Claims by a Scottish Labour MP that the shipyards on the Clyde are operating at full capacity have been rubbished by a leading trade union official.
Speaking on Good Morning Scotland, Scottish Labour MP Paul Sweeney insisted the cancellation of the bidding process for the Type 31e frigates by the UK government would have little impact on yards on the Clyde.
Listeners heard the MP say that Clydeside yards were already operating at full capacity. Sweeney, who represents Glasgow North, said the Clyde would be working to capacity until 2030 due to orders for the Type 26 frigates.
He said: “The Clyde will be at capacity, certainly the upper Clyde yards at Govan and Scotstoun will be at capacity throughout that period.
“The Type 31 programme was a new project which was going to be built at the same time as Type 26 and they still envisage doing that.”
Pressed that the Type 31e vessels will not necessarily be built on the Clyde, the MP added: “No that’s correct because the Clyde would be at capacity.”
Sweeney, in a tweet, also claimed that the Type 31e contract suspension would have “no bearing” on shipbuilding on the Clyde.
The Scottish Labour MP’s ‘capacity’ claim was immediately rubbished by GMB official Gary Smith. Asked on Radio Scotland to respond, the trade union chief said: “It’s not true that the Clyde yards are operating to capacity,”
The trade union official confirmed that the Port Glasgow based Ferguson shipyard was part of one of the bids for the Type 31 work.
Smith added: “We’re losing jobs at Rosyth at the moment, we’re losing jobs at Scottish yards, Scottish yards that desperately need work.”
The issue of shipbuilding on the Clyde became a central plank of the pro-Union campaign during the 2014 Independence referendum. Both the Labour party and the then David Cameron led Tory government pledged to build thirteen Type 26 frigates on the Clyde.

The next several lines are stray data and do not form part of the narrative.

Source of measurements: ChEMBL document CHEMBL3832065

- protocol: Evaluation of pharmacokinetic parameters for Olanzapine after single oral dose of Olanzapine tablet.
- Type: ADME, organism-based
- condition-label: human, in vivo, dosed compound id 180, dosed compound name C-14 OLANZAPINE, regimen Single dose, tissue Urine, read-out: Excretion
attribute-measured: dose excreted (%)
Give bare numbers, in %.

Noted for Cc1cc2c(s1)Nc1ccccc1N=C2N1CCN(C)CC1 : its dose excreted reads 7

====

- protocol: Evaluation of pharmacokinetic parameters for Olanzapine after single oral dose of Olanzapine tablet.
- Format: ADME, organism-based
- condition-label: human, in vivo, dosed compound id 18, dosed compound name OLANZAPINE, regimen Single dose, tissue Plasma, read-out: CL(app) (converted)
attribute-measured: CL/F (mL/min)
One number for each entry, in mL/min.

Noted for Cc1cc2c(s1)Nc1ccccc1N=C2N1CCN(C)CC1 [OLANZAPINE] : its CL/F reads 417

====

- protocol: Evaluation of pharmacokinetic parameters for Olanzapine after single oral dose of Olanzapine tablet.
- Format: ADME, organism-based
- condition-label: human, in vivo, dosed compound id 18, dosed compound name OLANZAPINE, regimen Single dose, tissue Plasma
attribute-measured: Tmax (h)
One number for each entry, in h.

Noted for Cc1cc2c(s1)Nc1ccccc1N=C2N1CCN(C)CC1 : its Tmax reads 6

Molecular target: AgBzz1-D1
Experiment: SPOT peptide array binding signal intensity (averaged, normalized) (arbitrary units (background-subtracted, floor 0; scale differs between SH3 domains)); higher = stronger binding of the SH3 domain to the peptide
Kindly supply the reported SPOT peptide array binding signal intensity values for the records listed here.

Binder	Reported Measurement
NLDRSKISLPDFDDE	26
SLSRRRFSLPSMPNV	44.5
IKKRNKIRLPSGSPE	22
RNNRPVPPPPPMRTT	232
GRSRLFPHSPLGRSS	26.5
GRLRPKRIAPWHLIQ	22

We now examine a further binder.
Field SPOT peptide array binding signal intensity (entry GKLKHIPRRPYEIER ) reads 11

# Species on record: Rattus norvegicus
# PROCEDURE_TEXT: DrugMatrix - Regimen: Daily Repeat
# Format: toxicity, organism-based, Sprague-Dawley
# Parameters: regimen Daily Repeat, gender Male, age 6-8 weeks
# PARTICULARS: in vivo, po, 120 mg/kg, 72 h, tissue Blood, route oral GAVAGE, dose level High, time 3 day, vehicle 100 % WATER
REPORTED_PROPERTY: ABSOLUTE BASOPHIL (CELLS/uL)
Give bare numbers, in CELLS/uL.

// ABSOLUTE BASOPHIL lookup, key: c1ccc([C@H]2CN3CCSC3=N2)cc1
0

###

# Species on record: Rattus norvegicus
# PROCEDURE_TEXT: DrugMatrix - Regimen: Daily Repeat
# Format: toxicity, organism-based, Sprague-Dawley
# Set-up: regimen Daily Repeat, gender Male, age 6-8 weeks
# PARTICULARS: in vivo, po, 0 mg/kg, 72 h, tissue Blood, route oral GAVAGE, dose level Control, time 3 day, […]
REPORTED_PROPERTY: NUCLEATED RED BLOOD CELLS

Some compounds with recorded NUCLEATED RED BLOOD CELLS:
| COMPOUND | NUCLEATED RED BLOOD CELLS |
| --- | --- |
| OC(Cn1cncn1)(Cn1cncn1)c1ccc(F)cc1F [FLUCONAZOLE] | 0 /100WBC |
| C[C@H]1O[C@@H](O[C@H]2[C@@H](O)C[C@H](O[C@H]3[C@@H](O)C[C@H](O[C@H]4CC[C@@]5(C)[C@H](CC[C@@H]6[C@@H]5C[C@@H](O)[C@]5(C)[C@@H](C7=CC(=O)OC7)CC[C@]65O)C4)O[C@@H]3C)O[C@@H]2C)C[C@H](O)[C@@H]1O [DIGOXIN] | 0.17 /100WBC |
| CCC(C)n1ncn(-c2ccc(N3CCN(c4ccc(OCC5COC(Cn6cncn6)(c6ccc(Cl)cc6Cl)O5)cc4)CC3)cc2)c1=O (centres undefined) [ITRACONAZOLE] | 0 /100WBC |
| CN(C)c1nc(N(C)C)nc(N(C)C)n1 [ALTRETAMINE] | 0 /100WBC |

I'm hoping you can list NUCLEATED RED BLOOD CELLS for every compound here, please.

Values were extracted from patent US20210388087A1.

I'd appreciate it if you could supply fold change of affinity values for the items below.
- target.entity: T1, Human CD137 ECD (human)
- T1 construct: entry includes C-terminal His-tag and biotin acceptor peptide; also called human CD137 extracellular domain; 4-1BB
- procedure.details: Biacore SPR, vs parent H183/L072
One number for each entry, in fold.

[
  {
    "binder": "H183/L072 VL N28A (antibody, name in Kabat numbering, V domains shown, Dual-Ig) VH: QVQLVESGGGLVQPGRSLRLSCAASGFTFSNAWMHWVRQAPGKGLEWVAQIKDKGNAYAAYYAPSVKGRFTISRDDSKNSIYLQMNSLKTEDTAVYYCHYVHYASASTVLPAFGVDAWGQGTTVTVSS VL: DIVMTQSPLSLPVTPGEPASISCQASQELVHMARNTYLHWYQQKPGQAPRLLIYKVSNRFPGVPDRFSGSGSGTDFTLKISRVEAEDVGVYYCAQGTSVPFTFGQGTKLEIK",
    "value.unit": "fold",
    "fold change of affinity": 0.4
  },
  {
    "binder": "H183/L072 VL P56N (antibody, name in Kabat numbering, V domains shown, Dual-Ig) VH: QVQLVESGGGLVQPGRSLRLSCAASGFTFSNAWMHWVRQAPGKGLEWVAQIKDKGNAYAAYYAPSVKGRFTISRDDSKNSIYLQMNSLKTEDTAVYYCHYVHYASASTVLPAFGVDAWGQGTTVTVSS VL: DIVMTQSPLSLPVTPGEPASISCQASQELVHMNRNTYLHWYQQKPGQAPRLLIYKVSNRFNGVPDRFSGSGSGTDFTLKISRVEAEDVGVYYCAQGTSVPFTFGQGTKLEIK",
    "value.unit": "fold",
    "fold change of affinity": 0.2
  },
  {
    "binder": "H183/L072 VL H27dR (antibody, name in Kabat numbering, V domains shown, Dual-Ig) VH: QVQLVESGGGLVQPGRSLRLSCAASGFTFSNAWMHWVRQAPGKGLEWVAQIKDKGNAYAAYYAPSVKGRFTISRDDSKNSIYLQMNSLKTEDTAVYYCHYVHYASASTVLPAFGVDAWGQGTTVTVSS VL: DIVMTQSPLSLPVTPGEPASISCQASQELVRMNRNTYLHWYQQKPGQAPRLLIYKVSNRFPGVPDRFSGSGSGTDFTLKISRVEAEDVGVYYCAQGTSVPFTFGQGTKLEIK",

The programme was to be underpinned by a new so-called ‘frigate factory’. The total cost of the programme was estimated to be in the region of four billion pounds.
However shortly after the Independence referendum returned a ‘No’ vote, the Type 26 order was cut from thirteen to eight. The shortfall was to be made up with a minimum of five Type 31e vessels.
On November 23rd 2015, after facing questions from SNP MP Angus Robertson, David Cameron promised not only a further five of the new type of frigates, but there would probably be more for the Clyde.
Cameron’s pledge was confirmed five months later during the 2016 Holyrood campaign by Ruth Davidson after fears were raised that the pledges might not be as cast-iron as people had been led to believe.
Despite Ruth Davidson having repeated the pledge on Reporting Scotlnd during the 2016 Holyrood election campaign, BBC Scotland has refused to confront the Scottish Conservative leader on the latest blow for Scottish shipbuilding.
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